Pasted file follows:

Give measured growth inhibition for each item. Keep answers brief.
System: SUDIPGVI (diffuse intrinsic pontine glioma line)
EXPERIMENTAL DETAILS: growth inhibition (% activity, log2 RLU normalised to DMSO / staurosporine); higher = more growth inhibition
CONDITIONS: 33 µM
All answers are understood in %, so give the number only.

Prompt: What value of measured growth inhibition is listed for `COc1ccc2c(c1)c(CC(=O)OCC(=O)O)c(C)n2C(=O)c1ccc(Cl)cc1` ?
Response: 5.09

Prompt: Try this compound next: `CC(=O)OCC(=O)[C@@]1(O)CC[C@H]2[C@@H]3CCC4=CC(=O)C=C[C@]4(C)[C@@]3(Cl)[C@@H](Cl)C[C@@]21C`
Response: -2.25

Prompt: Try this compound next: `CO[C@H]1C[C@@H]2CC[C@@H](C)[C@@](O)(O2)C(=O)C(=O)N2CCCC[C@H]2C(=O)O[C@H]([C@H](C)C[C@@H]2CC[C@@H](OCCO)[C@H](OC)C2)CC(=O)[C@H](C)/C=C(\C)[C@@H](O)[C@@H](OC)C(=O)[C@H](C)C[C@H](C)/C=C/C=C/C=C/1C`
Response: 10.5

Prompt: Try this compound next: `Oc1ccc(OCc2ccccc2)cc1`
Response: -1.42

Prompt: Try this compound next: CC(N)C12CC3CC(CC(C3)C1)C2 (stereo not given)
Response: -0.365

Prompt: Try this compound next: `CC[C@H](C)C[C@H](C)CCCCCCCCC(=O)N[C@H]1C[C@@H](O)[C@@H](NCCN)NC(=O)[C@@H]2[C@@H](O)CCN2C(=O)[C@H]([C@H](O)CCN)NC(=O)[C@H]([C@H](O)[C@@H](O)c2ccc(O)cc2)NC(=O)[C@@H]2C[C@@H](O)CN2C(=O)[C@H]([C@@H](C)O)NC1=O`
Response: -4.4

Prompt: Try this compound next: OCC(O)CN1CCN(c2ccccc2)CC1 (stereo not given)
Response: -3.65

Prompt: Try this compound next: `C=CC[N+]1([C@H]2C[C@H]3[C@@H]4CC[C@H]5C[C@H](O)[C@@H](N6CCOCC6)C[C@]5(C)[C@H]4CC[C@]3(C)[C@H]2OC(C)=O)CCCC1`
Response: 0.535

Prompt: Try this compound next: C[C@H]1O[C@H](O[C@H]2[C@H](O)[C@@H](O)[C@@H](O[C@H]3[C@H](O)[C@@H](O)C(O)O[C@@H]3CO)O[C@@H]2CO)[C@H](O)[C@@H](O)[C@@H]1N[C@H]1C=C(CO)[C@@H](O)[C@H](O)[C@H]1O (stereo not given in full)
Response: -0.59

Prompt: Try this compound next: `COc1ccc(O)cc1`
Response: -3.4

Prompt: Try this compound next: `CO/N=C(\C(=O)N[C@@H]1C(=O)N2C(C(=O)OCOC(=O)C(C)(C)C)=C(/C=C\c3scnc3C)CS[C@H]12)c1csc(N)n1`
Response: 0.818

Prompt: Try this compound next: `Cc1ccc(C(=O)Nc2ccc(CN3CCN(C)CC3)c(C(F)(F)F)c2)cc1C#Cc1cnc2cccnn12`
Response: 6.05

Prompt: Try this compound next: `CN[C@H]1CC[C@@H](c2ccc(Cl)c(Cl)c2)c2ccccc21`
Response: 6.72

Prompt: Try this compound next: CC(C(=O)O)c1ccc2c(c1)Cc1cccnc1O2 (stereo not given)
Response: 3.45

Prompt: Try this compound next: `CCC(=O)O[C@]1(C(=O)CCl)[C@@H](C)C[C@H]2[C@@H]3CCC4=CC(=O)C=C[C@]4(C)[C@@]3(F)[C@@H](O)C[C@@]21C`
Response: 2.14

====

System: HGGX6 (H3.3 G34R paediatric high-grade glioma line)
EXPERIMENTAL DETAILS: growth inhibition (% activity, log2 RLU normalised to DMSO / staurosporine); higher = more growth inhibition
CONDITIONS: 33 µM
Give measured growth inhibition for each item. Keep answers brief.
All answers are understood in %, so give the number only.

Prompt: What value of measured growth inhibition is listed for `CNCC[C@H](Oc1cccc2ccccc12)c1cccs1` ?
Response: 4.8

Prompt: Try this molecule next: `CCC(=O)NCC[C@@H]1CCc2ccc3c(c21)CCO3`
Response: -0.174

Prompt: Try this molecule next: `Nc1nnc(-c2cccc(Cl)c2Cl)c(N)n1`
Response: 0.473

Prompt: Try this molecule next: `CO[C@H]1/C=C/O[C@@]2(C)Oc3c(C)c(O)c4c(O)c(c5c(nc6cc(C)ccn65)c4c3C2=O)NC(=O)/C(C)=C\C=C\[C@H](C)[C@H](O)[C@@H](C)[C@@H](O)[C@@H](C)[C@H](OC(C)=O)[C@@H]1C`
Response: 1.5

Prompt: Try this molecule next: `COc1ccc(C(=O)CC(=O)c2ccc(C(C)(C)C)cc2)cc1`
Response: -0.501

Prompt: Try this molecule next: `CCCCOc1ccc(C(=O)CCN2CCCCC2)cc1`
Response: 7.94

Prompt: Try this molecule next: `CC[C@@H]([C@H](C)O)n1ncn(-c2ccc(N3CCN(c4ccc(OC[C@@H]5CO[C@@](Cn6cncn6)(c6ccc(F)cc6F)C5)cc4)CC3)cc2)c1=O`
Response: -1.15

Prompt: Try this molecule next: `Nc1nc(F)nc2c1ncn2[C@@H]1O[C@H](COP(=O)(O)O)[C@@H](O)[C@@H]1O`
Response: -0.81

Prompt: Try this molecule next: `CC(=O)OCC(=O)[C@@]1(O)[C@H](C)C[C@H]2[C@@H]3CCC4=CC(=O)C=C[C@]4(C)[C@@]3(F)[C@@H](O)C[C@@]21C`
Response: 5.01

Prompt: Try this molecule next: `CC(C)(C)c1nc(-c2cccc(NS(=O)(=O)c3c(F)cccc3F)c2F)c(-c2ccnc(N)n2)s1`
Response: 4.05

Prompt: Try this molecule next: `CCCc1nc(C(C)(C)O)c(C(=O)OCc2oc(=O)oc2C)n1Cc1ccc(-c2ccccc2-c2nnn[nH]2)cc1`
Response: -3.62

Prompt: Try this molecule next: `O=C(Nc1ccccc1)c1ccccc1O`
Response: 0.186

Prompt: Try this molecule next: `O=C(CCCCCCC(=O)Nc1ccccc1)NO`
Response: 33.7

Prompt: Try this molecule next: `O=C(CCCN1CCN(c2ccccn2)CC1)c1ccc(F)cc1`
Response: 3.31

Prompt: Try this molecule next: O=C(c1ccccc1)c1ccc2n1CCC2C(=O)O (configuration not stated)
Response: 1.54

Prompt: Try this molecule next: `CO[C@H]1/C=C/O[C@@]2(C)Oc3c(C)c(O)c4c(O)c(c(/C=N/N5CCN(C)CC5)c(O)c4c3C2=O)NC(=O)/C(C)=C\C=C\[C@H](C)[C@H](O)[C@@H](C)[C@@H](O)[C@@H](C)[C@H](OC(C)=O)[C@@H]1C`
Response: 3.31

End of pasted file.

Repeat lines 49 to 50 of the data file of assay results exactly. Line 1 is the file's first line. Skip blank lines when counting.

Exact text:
Response: 1.5

Prompt: Try this molecule next: `COc1ccc(C(=O)CC(=O)c2ccc(C(C)(C)C)cc2)cc1`